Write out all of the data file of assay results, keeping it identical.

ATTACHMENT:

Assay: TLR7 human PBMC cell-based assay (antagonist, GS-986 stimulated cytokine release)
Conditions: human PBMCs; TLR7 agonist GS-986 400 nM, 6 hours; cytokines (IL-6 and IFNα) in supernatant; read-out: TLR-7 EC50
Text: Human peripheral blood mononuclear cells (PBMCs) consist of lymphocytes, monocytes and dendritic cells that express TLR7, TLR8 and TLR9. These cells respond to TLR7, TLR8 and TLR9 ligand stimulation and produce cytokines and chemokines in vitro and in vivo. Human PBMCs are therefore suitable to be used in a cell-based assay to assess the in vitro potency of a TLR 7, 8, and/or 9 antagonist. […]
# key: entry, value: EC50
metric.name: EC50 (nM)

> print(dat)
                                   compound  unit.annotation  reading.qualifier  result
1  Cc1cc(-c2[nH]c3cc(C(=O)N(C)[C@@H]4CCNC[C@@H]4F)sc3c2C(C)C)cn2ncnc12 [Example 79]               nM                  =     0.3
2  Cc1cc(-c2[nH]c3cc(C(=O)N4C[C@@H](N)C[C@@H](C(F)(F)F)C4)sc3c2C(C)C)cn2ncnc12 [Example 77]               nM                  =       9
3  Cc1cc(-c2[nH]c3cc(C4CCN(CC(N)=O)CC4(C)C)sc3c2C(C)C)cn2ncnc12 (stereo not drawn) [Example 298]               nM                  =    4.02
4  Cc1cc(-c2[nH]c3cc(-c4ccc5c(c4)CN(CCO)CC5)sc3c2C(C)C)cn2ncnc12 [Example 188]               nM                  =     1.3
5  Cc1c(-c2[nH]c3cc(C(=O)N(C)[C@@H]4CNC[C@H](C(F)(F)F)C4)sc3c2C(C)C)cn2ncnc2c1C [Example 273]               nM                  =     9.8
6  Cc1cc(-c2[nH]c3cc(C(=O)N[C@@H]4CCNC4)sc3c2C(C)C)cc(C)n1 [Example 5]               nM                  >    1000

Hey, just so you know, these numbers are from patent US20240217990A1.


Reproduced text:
Assay: TLR7 human PBMC cell-based assay (antagonist, GS-986 stimulated cytokine release)
Conditions: human PBMCs; TLR7 agonist GS-986 400 nM, 6 hours; cytokines (IL-6 and IFNα) in supernatant; read-out: TLR-7 EC50
Text: Human peripheral blood mononuclear cells (PBMCs) consist of lymphocytes, monocytes and dendritic cells that express TLR7, TLR8 and TLR9. These cells respond to TLR7, TLR8 and TLR9 ligand stimulation and produce cytokines and chemokines in vitro and in vivo. Human PBMCs are therefore suitable to be used in a cell-based assay to assess the in vitro potency of a TLR 7, 8, and/or 9 antagonist. […]
# key: entry, value: EC50
metric.name: EC50 (nM)

> print(dat)
                                   compound  unit.annotation  reading.qualifier  result
1  Cc1cc(-c2[nH]c3cc(C(=O)N(C)[C@@H]4CCNC[C@@H]4F)sc3c2C(C)C)cn2ncnc12 [Example 79]               nM                  =     0.3
2  Cc1cc(-c2[nH]c3cc(C(=O)N4C[C@@H](N)C[C@@H](C(F)(F)F)C4)sc3c2C(C)C)cn2ncnc12 [Example 77]               nM                  =       9
3  Cc1cc(-c2[nH]c3cc(C4CCN(CC(N)=O)CC4(C)C)sc3c2C(C)C)cn2ncnc12 (stereo not drawn) [Example 298]               nM                  =    4.02
4  Cc1cc(-c2[nH]c3cc(-c4ccc5c(c4)CN(CCO)CC5)sc3c2C(C)C)cn2ncnc12 [Example 188]               nM                  =     1.3
5  Cc1c(-c2[nH]c3cc(C(=O)N(C)[C@@H]4CNC[C@H](C(F)(F)F)C4)sc3c2C(C)C)cn2ncnc2c1C [Example 273]               nM                  =     9.8
6  Cc1cc(-c2[nH]c3cc(C(=O)N[C@@H]4CCNC4)sc3c2C(C)C)cc(C)n1 [Example 5]               nM                  >    1000

Hey, just so you know, these numbers are from patent US20240217990A1.